HMV entering administration was triggered by the current struggle of the retail industry, and now the company will find it difficult to recover in the current retail conditions. Uncertainty over Brexit has caused the value of the pound to drop, which has increased the cost of supplies from abroad. An increase in business costs and online shopping has also put HMV in jeopardy, making it harder for HMV to gain traction in the retail industry.
HMV needs to find a buyer that has the resources and ability to turn around a failing business in a declining industry into a profitable, sustainable company. Previously HMV was bailed out from the 2013 administration by Hilco Capital, a British international company that specializes in restructuring and refinancing other companies, particularly those that are under performing. This was a lifeline for HMV. Six years on and the company finds its self in the same position as before, except this time the physical entertainment industry has declined further and to bounce back would be even more difficult. Despite uncertainty over HMV future, KPMG has received several offers for company. However, the potential buyers’ intentions with the company remain unknown and they may rather use HMV assets to pursue other business opportunities.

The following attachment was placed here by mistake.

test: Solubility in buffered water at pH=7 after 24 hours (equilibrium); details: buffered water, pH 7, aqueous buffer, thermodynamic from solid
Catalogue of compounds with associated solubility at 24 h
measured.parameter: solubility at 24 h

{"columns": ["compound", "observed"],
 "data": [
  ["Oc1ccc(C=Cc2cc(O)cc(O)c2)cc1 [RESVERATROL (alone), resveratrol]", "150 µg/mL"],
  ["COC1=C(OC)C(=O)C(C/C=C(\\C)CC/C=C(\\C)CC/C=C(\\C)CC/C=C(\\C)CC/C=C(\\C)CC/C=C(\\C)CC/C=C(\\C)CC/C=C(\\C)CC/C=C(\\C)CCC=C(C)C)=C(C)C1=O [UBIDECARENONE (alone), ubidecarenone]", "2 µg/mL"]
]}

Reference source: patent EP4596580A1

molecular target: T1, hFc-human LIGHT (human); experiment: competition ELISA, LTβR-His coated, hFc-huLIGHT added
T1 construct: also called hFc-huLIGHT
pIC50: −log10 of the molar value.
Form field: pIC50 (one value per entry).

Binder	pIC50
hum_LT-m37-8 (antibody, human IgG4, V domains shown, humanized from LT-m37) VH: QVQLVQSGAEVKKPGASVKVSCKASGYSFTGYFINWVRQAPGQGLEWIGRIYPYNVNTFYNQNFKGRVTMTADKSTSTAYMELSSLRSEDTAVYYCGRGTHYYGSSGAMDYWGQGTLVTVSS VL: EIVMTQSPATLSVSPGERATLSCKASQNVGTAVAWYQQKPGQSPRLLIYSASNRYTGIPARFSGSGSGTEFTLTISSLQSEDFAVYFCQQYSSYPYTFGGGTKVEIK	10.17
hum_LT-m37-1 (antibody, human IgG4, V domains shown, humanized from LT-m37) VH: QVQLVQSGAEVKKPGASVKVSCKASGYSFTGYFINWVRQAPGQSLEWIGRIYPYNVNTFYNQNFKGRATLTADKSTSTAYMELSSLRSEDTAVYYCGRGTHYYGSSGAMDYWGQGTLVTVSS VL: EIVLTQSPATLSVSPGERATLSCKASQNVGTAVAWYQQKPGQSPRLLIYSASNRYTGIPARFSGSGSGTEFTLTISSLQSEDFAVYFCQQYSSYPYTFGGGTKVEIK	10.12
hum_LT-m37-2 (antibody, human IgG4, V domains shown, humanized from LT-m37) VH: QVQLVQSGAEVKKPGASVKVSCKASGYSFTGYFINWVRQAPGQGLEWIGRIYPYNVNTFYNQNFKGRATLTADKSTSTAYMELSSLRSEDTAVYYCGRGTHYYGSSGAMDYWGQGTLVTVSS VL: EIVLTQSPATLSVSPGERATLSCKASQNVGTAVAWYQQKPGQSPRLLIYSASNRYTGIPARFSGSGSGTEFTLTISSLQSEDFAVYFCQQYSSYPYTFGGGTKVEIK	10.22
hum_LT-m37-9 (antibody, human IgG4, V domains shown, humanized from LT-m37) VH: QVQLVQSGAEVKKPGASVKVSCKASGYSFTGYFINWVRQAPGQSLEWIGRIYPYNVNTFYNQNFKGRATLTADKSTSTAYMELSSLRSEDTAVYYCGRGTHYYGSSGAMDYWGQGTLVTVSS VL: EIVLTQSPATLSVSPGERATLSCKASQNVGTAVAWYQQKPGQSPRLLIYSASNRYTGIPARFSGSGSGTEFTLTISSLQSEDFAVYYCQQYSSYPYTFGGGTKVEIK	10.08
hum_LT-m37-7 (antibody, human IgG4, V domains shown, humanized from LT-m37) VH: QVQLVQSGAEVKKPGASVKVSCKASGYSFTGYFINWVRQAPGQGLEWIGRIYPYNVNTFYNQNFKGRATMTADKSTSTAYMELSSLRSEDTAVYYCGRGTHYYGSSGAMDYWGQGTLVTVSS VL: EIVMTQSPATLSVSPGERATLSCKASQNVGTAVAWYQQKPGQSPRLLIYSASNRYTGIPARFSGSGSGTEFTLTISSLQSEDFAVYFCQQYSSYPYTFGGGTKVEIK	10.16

A detrimental factor that has led to the demise of HMV has been the rise of the digital entertainment market. Platforms with unlimited music, film and entertainment all at the click of a button have replaced the need to go and buy a physical copy’s resulting in the rapid decline in the physical market. In 2017 a 5.4% decline in the global physical revenue generated by the music industry, continuing from a 4.4% decline the year before, caused margins to shrink further. On the other hand, digital revenue experienced a 19.1% revenue increase. HMV will not be able to sustain positive growth if it is to continue primarily selling physical music and entertainment products.